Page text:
Anfernee Simons 6’4 175 PG/SG, 6’6.5 wingspan, 8’2 standing reach – Team Breakdown 2018 (Louisville)

Simons is a high-volume shooter, taking 17 shots per game but was big for his team scoring 23.5 points per game. He’s a cold-blooded shooter, hitting big shots all weekend and shooting 41.4% from three, making tightly contested shots on routine. He got fouled on multiple three-point attempts. He’s got a quick first step and shoots well off the dribble as well as catch. Simons has solid athleticism to pair with his scoring ability. He was first in the league in scoring with 20.4 points per game over the UAA season. Team Breakdown went 2-2 but lost in the first round to Team Felton.

Bryan Antoine 6’6 175 SG, 6’6.25 wingspan, 8’3 standing reach – Team Rio 2019

Antoine struggled with his shooting early on but it picked up after the first game. He shot 4-13, missing all his threes and wasn’t converting his layups. He ended up with an 18.5 point per game scoring average and hit a game winning three. He has a textbook jump shot with proper mechanics and arc. He also shows good touch on his floater. Antoine’s a talented prospect but I would like to see his aggression and intensity pick up. Team Rio went 2-2 with three of the games only decided by one point.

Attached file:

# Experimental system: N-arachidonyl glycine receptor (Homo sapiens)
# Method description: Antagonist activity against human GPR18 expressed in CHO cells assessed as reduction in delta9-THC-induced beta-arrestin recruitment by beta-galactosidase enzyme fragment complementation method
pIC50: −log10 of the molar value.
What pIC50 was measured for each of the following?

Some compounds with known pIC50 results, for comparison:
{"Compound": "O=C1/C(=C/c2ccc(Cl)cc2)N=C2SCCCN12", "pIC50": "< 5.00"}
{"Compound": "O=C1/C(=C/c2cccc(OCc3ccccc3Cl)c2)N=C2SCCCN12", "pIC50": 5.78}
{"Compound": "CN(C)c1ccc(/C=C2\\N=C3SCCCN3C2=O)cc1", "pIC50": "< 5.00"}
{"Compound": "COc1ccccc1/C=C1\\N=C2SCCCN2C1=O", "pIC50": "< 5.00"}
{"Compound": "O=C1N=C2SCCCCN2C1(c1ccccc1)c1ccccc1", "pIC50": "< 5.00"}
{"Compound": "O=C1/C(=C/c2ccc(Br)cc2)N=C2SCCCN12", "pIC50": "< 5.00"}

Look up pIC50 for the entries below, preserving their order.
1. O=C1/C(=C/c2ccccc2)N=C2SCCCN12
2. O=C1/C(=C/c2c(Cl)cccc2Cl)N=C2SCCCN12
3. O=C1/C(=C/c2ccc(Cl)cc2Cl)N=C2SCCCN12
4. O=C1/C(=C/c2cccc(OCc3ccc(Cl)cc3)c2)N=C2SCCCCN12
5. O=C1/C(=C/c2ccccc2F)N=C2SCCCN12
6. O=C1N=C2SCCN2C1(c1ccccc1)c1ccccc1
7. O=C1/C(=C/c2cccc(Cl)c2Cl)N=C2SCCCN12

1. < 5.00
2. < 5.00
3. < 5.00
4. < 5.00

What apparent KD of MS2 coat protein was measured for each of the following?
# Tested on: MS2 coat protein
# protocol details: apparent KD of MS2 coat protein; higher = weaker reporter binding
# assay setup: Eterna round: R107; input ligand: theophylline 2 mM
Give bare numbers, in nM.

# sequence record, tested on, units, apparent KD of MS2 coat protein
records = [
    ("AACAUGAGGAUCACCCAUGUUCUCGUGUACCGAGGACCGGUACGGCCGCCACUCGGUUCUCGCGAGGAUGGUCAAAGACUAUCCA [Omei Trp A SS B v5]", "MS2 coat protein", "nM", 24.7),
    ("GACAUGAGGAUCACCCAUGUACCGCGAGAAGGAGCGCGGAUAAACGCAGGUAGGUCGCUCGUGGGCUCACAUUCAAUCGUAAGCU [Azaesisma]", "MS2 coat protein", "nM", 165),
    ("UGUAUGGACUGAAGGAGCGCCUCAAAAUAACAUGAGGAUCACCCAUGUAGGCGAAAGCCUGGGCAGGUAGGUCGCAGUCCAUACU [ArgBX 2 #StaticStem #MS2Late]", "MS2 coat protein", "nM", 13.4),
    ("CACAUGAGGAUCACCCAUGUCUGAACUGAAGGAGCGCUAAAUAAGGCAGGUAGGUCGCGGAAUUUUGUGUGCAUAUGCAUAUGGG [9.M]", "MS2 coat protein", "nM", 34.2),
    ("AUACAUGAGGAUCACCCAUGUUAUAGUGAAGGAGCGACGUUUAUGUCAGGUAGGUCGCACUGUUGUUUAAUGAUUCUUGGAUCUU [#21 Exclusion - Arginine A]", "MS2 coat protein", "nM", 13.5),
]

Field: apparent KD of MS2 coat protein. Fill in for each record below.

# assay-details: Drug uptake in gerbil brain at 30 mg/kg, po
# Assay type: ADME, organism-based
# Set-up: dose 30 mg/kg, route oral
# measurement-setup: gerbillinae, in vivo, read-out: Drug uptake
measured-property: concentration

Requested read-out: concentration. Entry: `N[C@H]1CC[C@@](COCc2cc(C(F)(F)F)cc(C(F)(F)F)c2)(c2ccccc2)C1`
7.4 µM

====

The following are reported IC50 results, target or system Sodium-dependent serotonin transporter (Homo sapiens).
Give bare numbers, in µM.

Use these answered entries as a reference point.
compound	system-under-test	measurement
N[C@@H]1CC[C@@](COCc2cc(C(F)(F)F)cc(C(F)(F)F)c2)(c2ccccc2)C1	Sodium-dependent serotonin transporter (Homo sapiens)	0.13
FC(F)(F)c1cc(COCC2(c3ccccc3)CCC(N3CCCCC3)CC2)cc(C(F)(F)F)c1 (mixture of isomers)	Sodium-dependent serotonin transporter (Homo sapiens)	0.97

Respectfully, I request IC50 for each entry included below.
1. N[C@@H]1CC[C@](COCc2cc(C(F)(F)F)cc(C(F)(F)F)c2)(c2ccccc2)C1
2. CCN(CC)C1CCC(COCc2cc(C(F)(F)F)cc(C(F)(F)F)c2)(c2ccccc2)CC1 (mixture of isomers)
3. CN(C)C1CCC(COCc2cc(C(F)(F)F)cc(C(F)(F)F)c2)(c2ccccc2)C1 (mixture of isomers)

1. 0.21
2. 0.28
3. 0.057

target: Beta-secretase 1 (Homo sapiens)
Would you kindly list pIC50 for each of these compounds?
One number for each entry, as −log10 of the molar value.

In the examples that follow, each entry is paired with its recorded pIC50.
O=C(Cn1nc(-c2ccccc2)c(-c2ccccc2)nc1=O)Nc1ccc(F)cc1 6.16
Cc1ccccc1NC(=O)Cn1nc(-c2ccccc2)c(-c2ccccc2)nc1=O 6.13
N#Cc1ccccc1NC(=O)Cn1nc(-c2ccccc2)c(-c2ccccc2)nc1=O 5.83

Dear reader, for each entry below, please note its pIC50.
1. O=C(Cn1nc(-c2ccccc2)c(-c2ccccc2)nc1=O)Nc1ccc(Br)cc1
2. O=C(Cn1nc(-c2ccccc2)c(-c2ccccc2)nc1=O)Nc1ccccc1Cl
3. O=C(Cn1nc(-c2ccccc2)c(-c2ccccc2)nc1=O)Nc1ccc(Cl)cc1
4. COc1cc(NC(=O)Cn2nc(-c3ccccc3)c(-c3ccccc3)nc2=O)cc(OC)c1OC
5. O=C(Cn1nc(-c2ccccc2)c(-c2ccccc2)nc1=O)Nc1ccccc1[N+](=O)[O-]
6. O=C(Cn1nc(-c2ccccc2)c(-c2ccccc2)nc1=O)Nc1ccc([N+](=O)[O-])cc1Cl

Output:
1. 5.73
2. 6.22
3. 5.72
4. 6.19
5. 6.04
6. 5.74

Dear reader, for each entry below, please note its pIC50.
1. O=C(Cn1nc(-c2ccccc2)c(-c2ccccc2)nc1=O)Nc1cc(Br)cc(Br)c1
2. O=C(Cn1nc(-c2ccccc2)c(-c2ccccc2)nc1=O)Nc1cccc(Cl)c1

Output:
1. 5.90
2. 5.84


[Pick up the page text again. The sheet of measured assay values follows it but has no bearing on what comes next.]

Jalen Suggs 6’4 185 PG/SG, 6’4.5 wingspan, 8’2 standing reach – Grassroots Sizzle 2020

Suggs is one of the top rising sophomores and while he isn’t the most productive player right now, he flashed his talent throughout the event. He had a rough first game against Texas Hard Work, shooting 3-15 from the floor, 1-8 from three, and six turnovers. On the positive side, he posted 12 points, nine rebounds, and four assists. In other games, he showed a smooth jump shot and his ability to stop on a dime to pull up as the defense freezes. He has a quick step and attacks the middle, taking what the defense gives him, sometimes scoring for himself while other times kicking to the open man. He handles full court pressure well for his age and can get flashy with his passing. He looks like he can be a strong defender when he was on the ball but he usually roamed on defense. As his game matures, we will see more consistency and less turnovers. Over his UAA season, he averaged 17.8 points, 6.4 rebounds, 2.2 assists, 2.5 steals, and 3.5 turnovers.